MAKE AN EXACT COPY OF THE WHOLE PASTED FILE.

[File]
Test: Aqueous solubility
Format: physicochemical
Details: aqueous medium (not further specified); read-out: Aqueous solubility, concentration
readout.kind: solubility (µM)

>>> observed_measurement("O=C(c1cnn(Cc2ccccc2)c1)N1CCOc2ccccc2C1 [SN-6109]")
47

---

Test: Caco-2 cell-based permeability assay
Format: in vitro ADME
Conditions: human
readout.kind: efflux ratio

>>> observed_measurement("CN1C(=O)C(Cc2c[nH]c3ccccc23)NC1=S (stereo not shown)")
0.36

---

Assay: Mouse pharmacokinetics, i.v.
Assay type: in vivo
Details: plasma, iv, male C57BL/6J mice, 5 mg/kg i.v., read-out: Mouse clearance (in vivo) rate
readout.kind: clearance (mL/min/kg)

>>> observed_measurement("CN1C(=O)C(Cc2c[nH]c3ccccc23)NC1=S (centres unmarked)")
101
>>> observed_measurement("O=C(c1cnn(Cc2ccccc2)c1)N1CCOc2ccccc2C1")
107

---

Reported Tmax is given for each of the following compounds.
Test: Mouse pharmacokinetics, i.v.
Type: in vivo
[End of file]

Test: Aqueous solubility
Format: physicochemical
Details: aqueous medium (not further specified); read-out: Aqueous solubility, concentration
readout.kind: solubility (µM)

>>> observed_measurement("O=C(c1cnn(Cc2ccccc2)c1)N1CCOc2ccccc2C1 [SN-6109]")
47

---

Test: Caco-2 cell-based permeability assay
Format: in vitro ADME
Conditions: human
readout.kind: efflux ratio

>>> observed_measurement("CN1C(=O)C(Cc2c[nH]c3ccccc23)NC1=S (stereo not shown)")
0.36

---

Assay: Mouse pharmacokinetics, i.v.
Assay type: in vivo
Details: plasma, iv, male C57BL/6J mice, 5 mg/kg i.v., read-out: Mouse clearance (in vivo) rate
readout.kind: clearance (mL/min/kg)

>>> observed_measurement("CN1C(=O)C(Cc2c[nH]c3ccccc23)NC1=S (centres unmarked)")
101
>>> observed_measurement("O=C(c1cnn(Cc2ccccc2)c1)N1CCOc2ccccc2C1")
107

---

Reported Tmax is given for each of the following compounds.
Test: Mouse pharmacokinetics, i.v.
Type: in vivo